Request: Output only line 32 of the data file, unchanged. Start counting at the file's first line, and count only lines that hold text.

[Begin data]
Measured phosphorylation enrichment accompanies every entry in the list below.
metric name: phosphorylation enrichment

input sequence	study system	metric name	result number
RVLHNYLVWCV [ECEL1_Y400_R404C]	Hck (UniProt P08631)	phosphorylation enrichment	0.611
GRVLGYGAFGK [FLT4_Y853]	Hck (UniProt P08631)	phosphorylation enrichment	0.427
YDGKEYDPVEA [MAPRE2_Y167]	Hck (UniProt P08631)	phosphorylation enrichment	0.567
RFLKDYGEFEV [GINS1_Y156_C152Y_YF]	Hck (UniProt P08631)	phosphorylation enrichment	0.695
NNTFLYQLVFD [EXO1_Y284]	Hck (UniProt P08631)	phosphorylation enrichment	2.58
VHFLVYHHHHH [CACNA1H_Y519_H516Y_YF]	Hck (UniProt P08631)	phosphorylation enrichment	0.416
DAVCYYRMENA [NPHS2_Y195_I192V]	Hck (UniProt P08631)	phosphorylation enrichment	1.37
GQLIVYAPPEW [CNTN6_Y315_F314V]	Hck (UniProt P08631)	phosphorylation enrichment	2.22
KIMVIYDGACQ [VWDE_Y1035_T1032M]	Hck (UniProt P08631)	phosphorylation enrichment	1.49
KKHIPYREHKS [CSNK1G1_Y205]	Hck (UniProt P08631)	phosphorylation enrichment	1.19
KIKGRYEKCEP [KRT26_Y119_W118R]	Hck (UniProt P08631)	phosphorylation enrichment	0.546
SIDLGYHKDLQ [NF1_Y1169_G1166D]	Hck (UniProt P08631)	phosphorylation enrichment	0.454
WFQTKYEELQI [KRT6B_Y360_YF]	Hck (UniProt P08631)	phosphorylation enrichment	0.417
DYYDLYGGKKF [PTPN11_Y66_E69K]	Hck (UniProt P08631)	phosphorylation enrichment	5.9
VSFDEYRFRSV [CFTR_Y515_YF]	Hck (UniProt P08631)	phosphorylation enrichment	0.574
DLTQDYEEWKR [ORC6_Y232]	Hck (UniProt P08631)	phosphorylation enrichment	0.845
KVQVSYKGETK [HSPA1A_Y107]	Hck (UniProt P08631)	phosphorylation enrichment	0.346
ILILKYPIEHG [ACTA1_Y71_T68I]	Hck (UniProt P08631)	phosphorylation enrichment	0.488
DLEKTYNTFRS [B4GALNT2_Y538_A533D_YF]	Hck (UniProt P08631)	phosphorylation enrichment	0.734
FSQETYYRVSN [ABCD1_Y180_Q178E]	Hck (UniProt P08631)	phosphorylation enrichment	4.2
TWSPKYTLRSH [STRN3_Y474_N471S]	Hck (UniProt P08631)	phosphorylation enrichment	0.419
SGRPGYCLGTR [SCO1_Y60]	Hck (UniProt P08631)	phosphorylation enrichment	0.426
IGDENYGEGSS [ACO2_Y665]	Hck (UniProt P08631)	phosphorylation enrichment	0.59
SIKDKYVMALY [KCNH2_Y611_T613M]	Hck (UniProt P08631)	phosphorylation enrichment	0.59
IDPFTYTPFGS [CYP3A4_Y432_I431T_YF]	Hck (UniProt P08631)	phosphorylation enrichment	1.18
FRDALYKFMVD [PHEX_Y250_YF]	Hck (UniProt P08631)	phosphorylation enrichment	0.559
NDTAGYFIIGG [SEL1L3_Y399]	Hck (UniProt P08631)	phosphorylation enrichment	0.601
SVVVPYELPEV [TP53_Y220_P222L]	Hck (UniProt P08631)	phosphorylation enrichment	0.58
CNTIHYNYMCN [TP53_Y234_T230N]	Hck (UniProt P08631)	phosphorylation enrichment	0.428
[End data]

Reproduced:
CNTIHYNYMCN [TP53_Y234_T230N]	Hck (UniProt P08631)	phosphorylation enrichment	0.428